If Beggars Can’t Be Choosers…

If Beggars Can’t Be Choosers…

Someone was offering me a gift. It wasn’t quite to my liking and the phrase beggars can’t be choosers popped in my head. In this case, the gift was substantial, something I wouldn’t do for myself and was fortunate to be the beneficiary of. I wanted to want what was on offer, not crave something unavailable. Quoting this phrase to myself was supposed to help achieve that. But no sooner had I said the phrase then I started to dissect it. If beggars can’t be choosers, then choosers must what? Pay a fee? Instead of thinking about gratitude, I started to think about this new phrase.

The phrase implies that getting what you want means you need to have money. The better choices are usually more expensive. I get that with hotels and restaurants and carpets and homes. If choice is the most important thing, then money is the most important thing. The more money, the more choice.

But what if having the ability to choose without restriction excludes you from a different worthwhile experience? Is choice always the best option? Is it ever preferable to be the beggar?

Not everything in life is for sale and not every outcome is predicated on choosing. More often than not, fate is the chooser and makes beggars of us all. You don’t choose who you’re going to randomly meet and fall in love with. You don’t choose your child. You don’t choose to have an accident. You don’t choose the Fiestaware that came with your spouse. You don’t choose the things you find yourself obsessed with like a love of crystals or plants or Fiestaware or art. Many things just happen and often those things affect your life far more than what you do choose. No one’s gravestones talk about their great choice in carpets. So why do we think choosing is the ultimate in self-expression?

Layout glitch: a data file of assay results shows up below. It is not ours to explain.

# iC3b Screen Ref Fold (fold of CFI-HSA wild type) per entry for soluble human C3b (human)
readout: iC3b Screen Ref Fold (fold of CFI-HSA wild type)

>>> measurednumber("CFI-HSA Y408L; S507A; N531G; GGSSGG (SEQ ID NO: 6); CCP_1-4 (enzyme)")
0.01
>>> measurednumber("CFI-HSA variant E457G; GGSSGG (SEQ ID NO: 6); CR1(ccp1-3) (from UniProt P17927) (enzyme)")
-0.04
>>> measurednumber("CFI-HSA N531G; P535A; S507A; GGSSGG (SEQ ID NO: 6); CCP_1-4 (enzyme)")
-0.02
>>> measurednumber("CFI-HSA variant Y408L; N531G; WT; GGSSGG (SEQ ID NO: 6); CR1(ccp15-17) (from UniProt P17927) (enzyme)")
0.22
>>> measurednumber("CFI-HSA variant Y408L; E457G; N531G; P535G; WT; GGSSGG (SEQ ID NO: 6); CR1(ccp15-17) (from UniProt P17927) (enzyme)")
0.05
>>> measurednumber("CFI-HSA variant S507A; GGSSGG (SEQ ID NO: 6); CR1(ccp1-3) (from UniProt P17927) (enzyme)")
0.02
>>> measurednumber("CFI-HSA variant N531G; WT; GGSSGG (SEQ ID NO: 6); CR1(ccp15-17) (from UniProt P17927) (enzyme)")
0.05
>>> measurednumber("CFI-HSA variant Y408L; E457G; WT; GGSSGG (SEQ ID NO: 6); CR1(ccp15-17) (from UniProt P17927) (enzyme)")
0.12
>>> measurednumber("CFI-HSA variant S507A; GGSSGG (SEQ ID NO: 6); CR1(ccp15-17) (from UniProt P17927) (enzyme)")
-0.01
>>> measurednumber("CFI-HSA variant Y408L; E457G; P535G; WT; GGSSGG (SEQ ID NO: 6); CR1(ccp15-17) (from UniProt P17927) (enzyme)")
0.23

Also, while it’s wonderful to have what we want, it’s only wonderful if we know what we want. Our desires are a moving and morphing target. Sometimes you buy something you think you want and find out you don’t. That sucks. How do you learn what you love? You try new things. How do you try new things? An opportunity comes your way. Until you try it, you may not want to. Until you love it, you may be put off by it. There is always an unknown period of just experiencing something and learning from direct contact. We don’t get that with choice. You don’t know what the vegan tacos taste like when you choose the pork.

It’s important to develop both skills, both mindsets. If you are going to pay, you might as well get something good if you can. And for sure, it’s good to use your resources to support your affinities and open yourself to opportunity. But if you are going to be the recipient, it’s best to have the ability appreciate what you have been given, to orient towards the positive rather than ruminate on the negative. To see that maybe you have been given something very valuable and rare. Something you would never have otherwise. Don’t reject something before you really know what it is.

Sidewalk Face 814

Experience Makes You Confident

Experience Makes You Confident

There is no real confidence without experience. What we know without hesitation is the outcome of experience. Everything else is guessing.

To get experience you have to do the thing, the whole thing. You have to go from A to Z, from here to there, from beginning to end. And when you do, you know more, and you are secure in the knowledge of what you know.

Read about fire. Think about fire. Look at pictures of fire. Draw images of fire. Do you know fire?

Stick your hand in fire. You know fire.

Stick a raw potato in fire. Eat a cooked potato. You know fire.

If someone asks, Should I stick my hand in fire?, will you be insecure telling them no? If someone asks, Will fire cook food?, will you wonder if it does? Of course not.

That’s the confidence that comes from experience.